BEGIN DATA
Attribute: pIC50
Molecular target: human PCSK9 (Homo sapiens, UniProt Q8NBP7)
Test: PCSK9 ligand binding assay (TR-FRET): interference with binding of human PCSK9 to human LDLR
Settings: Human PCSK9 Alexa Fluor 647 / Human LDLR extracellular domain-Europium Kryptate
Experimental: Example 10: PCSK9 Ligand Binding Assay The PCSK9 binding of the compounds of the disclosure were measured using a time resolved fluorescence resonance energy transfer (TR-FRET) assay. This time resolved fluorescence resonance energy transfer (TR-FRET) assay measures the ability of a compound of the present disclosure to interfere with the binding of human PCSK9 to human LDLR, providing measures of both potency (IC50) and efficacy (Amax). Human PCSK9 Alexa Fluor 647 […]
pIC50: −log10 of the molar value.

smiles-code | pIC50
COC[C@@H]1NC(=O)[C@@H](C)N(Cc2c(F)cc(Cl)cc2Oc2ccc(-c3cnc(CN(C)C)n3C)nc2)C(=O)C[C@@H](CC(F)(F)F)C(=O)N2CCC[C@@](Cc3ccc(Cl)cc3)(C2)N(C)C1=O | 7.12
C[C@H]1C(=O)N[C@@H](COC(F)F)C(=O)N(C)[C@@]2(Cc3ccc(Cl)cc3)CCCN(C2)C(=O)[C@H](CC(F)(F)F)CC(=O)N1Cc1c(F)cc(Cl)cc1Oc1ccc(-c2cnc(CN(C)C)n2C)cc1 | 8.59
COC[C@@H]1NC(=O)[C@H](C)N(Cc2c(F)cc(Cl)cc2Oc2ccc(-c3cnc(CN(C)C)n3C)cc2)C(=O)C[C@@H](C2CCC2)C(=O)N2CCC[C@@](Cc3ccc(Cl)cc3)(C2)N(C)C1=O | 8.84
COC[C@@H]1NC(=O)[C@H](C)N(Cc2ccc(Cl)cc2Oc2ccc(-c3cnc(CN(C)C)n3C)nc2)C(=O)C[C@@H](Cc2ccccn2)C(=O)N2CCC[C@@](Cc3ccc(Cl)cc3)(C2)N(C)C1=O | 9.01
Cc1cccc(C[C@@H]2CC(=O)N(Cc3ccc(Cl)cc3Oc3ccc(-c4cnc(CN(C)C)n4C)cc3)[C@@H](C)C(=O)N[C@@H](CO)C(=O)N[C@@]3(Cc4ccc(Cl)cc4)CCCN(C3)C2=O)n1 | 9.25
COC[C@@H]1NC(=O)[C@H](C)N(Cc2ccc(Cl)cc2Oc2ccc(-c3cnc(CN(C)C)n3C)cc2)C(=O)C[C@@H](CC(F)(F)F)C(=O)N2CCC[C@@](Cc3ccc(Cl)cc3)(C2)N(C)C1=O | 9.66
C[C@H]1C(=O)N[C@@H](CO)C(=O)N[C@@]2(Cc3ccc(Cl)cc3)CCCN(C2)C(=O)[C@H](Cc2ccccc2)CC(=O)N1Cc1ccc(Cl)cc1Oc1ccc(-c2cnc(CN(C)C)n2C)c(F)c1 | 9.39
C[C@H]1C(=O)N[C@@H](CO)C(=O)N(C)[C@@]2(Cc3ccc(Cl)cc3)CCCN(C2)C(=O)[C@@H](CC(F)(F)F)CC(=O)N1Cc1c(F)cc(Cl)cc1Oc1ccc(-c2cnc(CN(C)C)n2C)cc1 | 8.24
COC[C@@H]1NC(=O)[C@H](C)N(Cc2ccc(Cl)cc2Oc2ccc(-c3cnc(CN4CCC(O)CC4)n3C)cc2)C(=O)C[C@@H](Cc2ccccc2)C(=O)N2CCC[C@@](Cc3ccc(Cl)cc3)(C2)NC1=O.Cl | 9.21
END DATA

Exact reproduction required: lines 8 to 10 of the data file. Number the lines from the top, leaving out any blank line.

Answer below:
COC[C@@H]1NC(=O)[C@@H](C)N(Cc2c(F)cc(Cl)cc2Oc2ccc(-c3cnc(CN(C)C)n3C)nc2)C(=O)C[C@@H](CC(F)(F)F)C(=O)N2CCC[C@@](Cc3ccc(Cl)cc3)(C2)N(C)C1=O | 7.12
C[C@H]1C(=O)N[C@@H](COC(F)F)C(=O)N(C)[C@@]2(Cc3ccc(Cl)cc3)CCCN(C2)C(=O)[C@H](CC(F)(F)F)CC(=O)N1Cc1c(F)cc(Cl)cc1Oc1ccc(-c2cnc(CN(C)C)n2C)cc1 | 8.59
COC[C@@H]1NC(=O)[C@H](C)N(Cc2c(F)cc(Cl)cc2Oc2ccc(-c3cnc(CN(C)C)n3C)cc2)C(=O)C[C@@H](C2CCC2)C(=O)N2CCC[C@@](Cc3ccc(Cl)cc3)(C2)N(C)C1=O | 8.84